Presented by David G. Budd and Charles C. Whittington, Shareholders, Grant Fridkin Pearson, P.A.
This paper is presented for the Florida corporation clients of GFP in Florida and other parts of the US and in Europe.
The Florida Business Corporation Act, Chapter 607, Florida Statutes (FBCA) was amended by the Florida Legislature in 2019 (Ch. 2019-90 Laws of Florida) and became effective January 1, 2020. We apologize for the delay in presenting this paper due to the Covid 19 shutdown.
The FBCA is based on the Model Business Corporation Act of the American Bar Association, as last revised in 2016 (MBCA). The business law of other states, notably Delaware was also reviewed. This legislation was the result of the hard work of the business law section of the Florida Bar.
As a result of this legislation, the FBCA was entirely updated and modernized. We will begin with a review of the basics of corporation law.
Briefly, a business corporation is a fictional, legal entity formed under a governmental act to engage in business for profit which may exist indefinitely and whose ownership or shareholders have limited liability. A business corporation is considered a “person” under Florida law.
To obtain the authority to operate as a corporation, the organizers, known as the “Incorporators”, file Articles of Incorporation (the Articles) with the Florida Department of State, (the Department). The Department publishes the requirements and provides forms.
Per statute, the requirements include: (i) the names and addresses of the Incorporators; (ii) the Corporate Name; (iii) the address of the Principal Office; (iv) the Capital Stock; and (v) the Registered Agent and Office.
The Corporate Name must include a designation to indicate it is a corporation, such as Incorporated or Inc., and must be distinguishable from the names of other entities on file with the Department.
The Principal Office may be within or outside the state of Florida.
Since a Florida corporation is a fictional entity, it is required to have a Registered Agent in Florida (who may be a natural person or a Florida entity formed for this purpose) who will accept notices and service of process (such as notice of a lawsuit) against the corporation. The Registered Agent must provide written acceptance of his duties in the Articles.
It is recommended that the corporation carefully select a Registered Agent who will understand the process and applicable procedures.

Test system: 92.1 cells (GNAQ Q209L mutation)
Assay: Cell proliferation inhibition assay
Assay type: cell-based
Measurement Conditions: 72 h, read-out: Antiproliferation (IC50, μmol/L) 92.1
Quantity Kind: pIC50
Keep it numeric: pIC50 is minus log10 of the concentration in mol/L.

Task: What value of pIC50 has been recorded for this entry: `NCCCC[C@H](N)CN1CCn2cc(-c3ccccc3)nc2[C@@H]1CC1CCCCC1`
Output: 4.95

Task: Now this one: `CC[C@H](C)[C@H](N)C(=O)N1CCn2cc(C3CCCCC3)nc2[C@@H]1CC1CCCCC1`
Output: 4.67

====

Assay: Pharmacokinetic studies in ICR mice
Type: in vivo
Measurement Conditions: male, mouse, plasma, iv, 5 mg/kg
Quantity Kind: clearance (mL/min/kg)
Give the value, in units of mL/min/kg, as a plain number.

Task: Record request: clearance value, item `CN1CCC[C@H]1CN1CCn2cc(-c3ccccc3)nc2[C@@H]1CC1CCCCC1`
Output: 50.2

The description of the Capital Stock must set forth the number of shares the corporation will be authorized to issue.
The shares will be issued to shareholders who will be the owners of the corporation. Depending on the makeup of the corporation, the subject of capital stock can take on a life of its own, which is beyond the scope of this paper.
After the Department has accepted and filed the Articles, it is then time to hold the Organization Meeting of the corporation for the initial Directors to adopt the Bylaws, appoint the Officers, and conduct other business such as the approval to issue shares to the initial Shareholders.
The initial Directors can be named in an optional provision in the Articles or can be appointed by the Incorporators at the Organization Meeting.
A Shareholder may be a natural person or a legal entity. Going forward, the shareholders elect or appoint the Board of Directors.
A Director must be a natural person. The Board of Directors exercise the powers of the corporation and manage its business.
The Officers are, in turn, appointed and supervised by the Board of Directors. By statute, the Officers consist of a President and Secretary and conduct the usual, day to day business. Typically, corporations also have a Vice President and a Treasurer.
The Bylaws are the rules and regulations to govern and manage the affairs of the corporation, including provisions related to the Shareholders, Directors, and Officers.
Given all the changes to the FBCA, it is advisable that all existing Florida business corporations formed before January 1, 2020, the effective date of the Act, adopt fully amended and restated Bylaws that are consistent with the new FBCA. Further, you may need the new Bylaws for your ongoing banking, particularly if you seek refinancing.
This concludes our introduction to the FBCA. In a later post, we will address (i) the indemnification of the directors, officers, employees and agents of the corporation; (ii) mergers and alternatives; and (iii) the authority of a foreign corporation (formed in another US state) to do business in Florida.
If you have any questions about the FBCA or formation of a Florida corporation, please contact David G. Budd and Charles C. Whittington at 239-514-1000.